In the ever evolving and differentiating world of the fitness industry, someone or some business is always looking for a way to separate themselves from the pack. This is a good thing when these advancements improve a person’s knowledge of how the body works and how to apply that knowledge to one's own training. It's a bad thing when that person or business looks to differentiate themselves for the sake of differentiating.

Somewhere along the line in the past five years or so, the industry and fitness enthusiasts alike have grown crazy over this concept of functional training. I'm not sure who coined the phrase, but it's now daily lingo in a trainer’s vocabulary. You can sell almost anyone on any program or exercise by calling it a “functional” workout or movement. But think to yourself for a second. What the hell does functional even mean?

As far as I know, functional in the physical sense means something that can move. So if someone is paralyzed from the waist down, his lower body isn't functional. If he regains function in that lower body and can extend his legs out, that is function! Yet ask any functional training follower and she will tell you that extending the leg, as would be done in a leg extension machine, isn't functional because it's single joint, it doesn’t involve the core, and blah, blah, blah. I realize I'm looking at it from a literal viewpoint, but any respectable training methodology should be able to stand up to the most intense scrutiny.

I get that functional training is supposed to be exercise that replicates movements in daily living and in sport, but it just isn't a clear concept to me. For example, any trainer can slap the word functional to an exercise that requires balance. Why would that be called functional? Because we all stand on Dyna Discs holding a glass of water above our heads every day? I want to make it clear that I'm not necessarily attacking the person who developed the phrase because he or she had good intentions and were simply looking for a way to differentiate the training methods and make more money. I can’t blame a person for that because he probably had no idea it would get this out of control. And that out of control nature with which the phrase “functional training” is used is what bothers me the most.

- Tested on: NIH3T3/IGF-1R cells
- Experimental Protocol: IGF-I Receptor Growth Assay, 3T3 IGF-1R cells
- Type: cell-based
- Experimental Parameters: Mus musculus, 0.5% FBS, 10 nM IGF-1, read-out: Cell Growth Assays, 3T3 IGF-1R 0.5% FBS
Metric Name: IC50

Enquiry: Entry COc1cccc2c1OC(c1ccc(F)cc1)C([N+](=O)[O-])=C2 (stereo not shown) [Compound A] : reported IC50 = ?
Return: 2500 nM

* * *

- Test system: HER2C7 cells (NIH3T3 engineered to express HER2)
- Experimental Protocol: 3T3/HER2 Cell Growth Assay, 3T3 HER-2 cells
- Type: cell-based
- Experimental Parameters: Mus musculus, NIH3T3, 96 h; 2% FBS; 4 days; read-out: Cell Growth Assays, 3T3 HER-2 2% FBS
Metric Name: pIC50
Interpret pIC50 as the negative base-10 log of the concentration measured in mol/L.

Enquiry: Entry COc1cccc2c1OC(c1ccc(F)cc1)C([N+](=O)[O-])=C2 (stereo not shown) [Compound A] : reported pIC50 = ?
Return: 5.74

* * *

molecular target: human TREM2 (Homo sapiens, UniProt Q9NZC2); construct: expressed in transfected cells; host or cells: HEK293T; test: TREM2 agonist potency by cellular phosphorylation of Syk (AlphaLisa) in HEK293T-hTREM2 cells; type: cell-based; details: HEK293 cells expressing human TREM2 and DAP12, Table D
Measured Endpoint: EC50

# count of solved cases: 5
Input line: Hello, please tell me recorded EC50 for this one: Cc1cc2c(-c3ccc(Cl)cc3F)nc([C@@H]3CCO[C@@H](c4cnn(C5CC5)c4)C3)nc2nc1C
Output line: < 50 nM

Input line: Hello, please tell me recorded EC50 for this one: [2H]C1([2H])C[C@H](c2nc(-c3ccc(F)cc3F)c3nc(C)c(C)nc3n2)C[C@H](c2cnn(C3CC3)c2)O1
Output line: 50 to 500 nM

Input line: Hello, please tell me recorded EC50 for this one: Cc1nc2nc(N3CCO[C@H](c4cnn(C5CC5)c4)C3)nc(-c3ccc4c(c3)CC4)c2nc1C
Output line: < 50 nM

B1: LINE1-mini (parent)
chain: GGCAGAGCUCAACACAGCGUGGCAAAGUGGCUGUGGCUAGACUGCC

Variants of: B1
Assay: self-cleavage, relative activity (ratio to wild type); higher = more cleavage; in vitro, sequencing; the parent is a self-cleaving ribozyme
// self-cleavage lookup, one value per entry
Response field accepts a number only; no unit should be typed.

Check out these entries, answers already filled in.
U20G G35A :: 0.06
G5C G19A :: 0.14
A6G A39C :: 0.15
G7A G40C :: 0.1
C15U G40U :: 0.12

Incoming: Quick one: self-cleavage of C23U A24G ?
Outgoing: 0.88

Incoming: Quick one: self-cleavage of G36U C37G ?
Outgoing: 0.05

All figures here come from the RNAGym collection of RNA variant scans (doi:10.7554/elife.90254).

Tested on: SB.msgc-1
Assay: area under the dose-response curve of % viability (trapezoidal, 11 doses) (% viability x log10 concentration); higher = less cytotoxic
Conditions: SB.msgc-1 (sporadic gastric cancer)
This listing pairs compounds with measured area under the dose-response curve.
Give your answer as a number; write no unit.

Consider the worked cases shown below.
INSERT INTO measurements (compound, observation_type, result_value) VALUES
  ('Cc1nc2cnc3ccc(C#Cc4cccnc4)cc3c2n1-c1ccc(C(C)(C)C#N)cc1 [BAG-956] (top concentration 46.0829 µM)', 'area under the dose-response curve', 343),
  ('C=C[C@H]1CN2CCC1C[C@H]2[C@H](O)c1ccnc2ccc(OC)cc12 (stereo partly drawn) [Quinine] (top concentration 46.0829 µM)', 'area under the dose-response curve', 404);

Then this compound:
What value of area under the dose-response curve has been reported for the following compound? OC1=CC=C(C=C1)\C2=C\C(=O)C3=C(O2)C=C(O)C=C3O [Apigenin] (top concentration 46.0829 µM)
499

Functional training purists, look at it my way for a second. Every morning when I wake up, I brush my teeth. I move my forearm back and forth in the sagittal plane (forward and back) at a fairly rapid and consistent rate. This is an activity of daily living for hopefully everyone in America. Like I said earlier, functional training is supposed to be exercise that mimics/transfers to activities in our daily life. So do I take a dumbbell and rapidly move it backward and forward near my mouth? Is that a “functional” exercise? Sounds silly, right? If that is logical to you, you probably own a Shake Weight and I highly recommend that you keep reading for your own good.

I would like to see any trainer be asked point blank by a client what functional training actually is and see his response. I don’t doubt that the trainer could make it sound great, but I also don’t doubt that underneath all that fluff is a big old cloud of gray. Functional is just too broad of a word. It can't be explained easily enough and for everyone to understand. If you ask ten people on the street what their definition of functional training is you will get ten different responses.

Here is how one of those conversations would go:

Me: Sir, how would you describe to someone the concept of functional training?

Random man: Well, uh, it is a type of training that can help you in your daily life or on the playing field.

Me: OK, give me an example of a functional exercise.

Random man: A squat.

Me: And how is that functional?

Random man: Well, ladies squat every time they go to the bathroom and us guys squat every time we crap.

Me: So you're telling me that when you go to the bathroom and crap, you put your hands behind your ears, puff your chest out, push your hips and butt back, transfer your weight to your heels, and sit on to the seat?